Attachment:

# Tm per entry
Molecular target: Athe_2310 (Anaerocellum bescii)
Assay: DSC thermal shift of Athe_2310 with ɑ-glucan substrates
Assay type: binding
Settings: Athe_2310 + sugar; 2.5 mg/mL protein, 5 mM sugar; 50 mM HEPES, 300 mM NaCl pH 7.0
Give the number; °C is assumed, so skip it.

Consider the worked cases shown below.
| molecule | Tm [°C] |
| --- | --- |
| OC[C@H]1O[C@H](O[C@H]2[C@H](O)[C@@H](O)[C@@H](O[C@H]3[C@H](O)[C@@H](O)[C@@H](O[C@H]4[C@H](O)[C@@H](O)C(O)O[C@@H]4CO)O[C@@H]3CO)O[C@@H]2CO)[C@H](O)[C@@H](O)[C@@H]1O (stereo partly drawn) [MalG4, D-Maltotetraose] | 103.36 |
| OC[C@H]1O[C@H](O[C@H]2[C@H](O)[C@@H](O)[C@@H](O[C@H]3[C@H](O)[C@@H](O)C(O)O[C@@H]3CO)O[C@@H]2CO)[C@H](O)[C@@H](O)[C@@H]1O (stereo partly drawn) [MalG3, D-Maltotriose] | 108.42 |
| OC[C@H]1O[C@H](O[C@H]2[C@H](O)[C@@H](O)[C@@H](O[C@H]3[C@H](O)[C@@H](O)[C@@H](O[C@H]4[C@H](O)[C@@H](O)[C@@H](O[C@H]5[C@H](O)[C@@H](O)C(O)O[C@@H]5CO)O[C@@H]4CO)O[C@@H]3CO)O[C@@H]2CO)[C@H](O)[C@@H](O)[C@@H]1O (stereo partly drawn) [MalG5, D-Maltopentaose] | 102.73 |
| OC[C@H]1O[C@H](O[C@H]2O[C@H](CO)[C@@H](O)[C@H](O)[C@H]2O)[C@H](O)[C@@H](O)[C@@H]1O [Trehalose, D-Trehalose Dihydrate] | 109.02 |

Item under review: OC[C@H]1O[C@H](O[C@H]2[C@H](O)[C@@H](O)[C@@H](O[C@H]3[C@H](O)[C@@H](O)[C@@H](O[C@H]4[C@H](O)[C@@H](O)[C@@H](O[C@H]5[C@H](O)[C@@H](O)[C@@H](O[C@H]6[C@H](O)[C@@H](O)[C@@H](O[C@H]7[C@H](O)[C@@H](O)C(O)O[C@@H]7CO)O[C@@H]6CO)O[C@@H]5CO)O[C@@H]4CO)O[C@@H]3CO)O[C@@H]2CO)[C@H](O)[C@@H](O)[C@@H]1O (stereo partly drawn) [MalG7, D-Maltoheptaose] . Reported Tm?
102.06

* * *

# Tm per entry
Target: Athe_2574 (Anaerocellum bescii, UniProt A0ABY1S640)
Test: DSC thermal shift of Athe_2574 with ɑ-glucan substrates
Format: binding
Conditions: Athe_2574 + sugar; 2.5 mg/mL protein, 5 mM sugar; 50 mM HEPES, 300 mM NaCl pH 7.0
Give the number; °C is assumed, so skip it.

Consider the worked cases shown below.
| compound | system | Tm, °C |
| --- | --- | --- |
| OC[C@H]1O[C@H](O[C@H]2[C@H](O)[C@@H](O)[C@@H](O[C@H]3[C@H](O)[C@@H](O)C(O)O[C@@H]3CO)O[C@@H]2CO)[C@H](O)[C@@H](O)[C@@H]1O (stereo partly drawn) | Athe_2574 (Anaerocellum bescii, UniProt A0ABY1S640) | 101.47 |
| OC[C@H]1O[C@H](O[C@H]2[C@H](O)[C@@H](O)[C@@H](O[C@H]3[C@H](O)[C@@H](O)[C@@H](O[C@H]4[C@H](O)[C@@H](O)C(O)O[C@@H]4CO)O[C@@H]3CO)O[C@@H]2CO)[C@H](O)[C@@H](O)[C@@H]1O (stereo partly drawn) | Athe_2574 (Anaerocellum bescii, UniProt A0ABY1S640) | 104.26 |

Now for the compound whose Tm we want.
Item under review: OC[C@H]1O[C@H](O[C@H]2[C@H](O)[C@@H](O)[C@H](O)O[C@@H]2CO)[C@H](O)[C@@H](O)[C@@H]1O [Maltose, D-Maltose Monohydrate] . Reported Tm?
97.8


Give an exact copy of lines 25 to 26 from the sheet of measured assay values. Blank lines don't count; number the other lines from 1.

| --- | --- | --- |
| OC[C@H]1O[C@H](O[C@H]2[C@H](O)[C@@H](O)[C@@H](O[C@H]3[C@H](O)[C@@H](O)C(O)O[C@@H]3CO)O[C@@H]2CO)[C@H](O)[C@@H](O)[C@@H]1O (stereo partly drawn) | Athe_2574 (Anaerocellum bescii, UniProt A0ABY1S640) | 101.47 |